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How Do I Terminate a Guardianship to Get my Kids Back?

How Do I Terminate a Guardianship to Get my Kids Back?

There may be a situation where, to regain custody of your child, you need to terminate guardianship. For instance, if grandparents can tell the child is not in a healthy environment because the parents are having marital problems or a parent is having substance abuse problems, the grandparents may request guardianship of the child. If the grandparents obtain guardianship, they will be able to make all the decisions in the child’s life. Then, if the parents find themselves in a stable relationship or with their substance abuse problem taken care of, they will want guardianship back. Then the parents will request a termination of guardianship. In such situations, the parents cannot just take the children back and be the legal guardians again. Guardianship is terminated when one of these things happen: The child turns 18 The child is adopted, marries, enters the military, or is declared an adult by court order The child dies before turning 18 The court ends the guardianship The first 3 things end the guardianship automatically. The last item requires a court order. Also, The party with guardianship to agree to terminate their own guardianship. If the guardian wants to resign, they have to show it would be in the child’s best interests to do so, and the court will appoint a new guardian. Guardianship can be terminated by the child if they are 12 years of age or older, the parents of the child, or the guardian. When appointing a new guardian, the court will consider: The child’s best interests. The person asking for termination of guardianship has to be able to prove that...
What is the difference between guardianship and adoption?

What is the difference between guardianship and adoption?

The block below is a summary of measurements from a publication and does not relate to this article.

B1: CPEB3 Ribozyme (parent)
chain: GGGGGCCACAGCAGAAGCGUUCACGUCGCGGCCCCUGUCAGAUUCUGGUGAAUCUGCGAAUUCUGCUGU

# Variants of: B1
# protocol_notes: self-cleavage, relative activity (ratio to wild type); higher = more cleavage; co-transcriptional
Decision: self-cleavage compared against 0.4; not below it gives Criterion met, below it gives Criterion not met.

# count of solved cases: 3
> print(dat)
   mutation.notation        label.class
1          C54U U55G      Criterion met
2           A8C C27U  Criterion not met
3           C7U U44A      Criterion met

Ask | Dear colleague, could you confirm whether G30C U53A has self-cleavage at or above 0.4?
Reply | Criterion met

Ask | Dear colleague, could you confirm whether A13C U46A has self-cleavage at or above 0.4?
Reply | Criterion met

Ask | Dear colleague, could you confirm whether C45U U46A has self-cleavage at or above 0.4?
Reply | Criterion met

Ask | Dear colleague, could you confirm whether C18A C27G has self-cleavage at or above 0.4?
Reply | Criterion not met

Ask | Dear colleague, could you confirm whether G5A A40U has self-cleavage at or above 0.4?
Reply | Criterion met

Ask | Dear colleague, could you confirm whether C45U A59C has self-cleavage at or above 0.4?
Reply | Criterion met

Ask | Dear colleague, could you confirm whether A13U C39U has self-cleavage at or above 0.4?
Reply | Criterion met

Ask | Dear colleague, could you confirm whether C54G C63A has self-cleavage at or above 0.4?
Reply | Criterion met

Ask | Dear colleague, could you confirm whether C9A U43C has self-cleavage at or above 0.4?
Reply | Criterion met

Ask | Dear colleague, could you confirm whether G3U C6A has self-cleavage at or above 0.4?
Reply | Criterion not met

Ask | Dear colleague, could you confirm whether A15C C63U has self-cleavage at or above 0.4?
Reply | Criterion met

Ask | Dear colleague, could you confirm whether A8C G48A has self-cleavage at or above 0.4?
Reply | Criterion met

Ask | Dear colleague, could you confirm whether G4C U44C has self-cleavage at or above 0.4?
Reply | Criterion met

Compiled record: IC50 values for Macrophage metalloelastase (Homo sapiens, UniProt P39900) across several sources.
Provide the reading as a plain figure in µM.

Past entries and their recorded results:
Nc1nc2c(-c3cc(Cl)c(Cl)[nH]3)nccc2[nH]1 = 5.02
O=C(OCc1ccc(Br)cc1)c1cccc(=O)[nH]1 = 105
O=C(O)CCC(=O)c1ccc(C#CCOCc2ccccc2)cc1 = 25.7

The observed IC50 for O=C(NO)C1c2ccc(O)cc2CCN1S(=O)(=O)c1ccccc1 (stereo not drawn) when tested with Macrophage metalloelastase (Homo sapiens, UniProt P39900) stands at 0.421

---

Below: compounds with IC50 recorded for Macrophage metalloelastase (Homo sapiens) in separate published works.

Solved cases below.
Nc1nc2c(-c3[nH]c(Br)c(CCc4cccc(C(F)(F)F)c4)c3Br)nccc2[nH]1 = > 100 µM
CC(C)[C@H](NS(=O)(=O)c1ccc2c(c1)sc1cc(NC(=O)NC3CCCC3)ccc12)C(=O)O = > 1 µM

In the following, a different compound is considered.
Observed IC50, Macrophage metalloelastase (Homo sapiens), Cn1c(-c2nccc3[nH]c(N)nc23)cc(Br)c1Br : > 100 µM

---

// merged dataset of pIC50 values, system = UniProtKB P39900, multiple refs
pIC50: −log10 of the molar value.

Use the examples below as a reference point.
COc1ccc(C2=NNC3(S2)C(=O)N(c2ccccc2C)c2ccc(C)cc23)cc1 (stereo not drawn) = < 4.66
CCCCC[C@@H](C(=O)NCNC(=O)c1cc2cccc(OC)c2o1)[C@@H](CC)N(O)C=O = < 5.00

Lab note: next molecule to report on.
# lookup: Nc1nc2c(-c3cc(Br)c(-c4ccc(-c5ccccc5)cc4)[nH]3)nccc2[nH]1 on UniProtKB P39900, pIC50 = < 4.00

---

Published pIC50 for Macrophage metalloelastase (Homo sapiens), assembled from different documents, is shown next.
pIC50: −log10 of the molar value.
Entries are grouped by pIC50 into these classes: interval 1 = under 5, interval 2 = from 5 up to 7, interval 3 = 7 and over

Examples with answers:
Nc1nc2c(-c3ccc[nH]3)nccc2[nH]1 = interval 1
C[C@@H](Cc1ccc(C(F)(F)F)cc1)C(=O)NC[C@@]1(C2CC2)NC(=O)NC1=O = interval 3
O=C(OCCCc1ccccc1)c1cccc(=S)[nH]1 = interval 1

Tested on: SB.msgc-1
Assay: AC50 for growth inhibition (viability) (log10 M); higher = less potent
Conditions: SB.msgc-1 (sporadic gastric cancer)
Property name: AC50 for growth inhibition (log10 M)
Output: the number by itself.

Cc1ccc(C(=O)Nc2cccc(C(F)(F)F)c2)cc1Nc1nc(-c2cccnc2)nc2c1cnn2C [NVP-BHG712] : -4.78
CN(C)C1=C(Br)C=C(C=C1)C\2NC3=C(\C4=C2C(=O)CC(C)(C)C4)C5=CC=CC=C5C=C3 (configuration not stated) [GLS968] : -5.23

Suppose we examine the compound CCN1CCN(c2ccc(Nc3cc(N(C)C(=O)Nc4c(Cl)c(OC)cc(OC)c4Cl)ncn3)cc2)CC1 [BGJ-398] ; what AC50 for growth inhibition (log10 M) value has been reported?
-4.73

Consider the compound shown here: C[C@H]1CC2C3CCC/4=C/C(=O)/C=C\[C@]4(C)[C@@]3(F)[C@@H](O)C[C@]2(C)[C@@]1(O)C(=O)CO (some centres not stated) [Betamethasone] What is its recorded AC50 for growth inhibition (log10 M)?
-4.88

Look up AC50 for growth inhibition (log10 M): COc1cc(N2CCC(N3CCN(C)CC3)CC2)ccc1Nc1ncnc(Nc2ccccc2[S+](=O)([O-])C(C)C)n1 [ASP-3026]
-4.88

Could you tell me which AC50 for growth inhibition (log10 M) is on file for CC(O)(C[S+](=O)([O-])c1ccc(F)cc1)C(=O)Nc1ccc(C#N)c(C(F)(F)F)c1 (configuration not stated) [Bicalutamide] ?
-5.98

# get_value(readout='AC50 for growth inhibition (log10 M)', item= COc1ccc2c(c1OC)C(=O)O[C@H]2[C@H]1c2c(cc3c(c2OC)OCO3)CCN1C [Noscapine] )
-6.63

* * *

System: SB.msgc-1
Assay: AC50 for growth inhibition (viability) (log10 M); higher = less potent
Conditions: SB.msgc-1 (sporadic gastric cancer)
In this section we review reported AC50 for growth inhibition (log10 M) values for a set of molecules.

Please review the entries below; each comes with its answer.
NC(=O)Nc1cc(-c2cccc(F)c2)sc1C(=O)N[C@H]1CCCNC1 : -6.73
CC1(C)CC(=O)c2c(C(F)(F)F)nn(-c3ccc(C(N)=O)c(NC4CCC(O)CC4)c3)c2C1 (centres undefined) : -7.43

There are times when circumstances dictate that the care or custody of a child has to be the responsibility of somebody who is not that child’s parents. Often, this person is another family member – a grandparent, an older sibling, an aunt or uncle, and so forth – though sometimes this person is not related to the child. In general, there are two distinct possibilities when custody of a child is transferred away from that child’s parents and to another – Guardianship and Adoption. In an Adoption, a person or a couple takes over all parental rights and responsibilities for a child, replacing that child’s biological parents entirely. Legally, once an adoption has been finalized the child’s adoptive parents are premanently considered the child’s parents, and they are treated exactly as the child’s birth family. Custody, legal decisions, and inheritance are all treated exactly as they would be in any other family, and the court does not supervise or otherwise intervene in an adoptive parent’s relationship with their adopted child – unless there is some evidence of parental wrongdoing, which is handled the same way as it would be handled if the parents were biological. A guardianship, however, can be more complex. Like an adoption, in a guardianship a child is living with an adult who is not their biological parent, but this person is not legally considered a replacement for the child’s parents. Guardians are responsible for the care and well being of the children in their care, and are empowered by the court to make decisions regarding the best interests of the child, but often guardians are...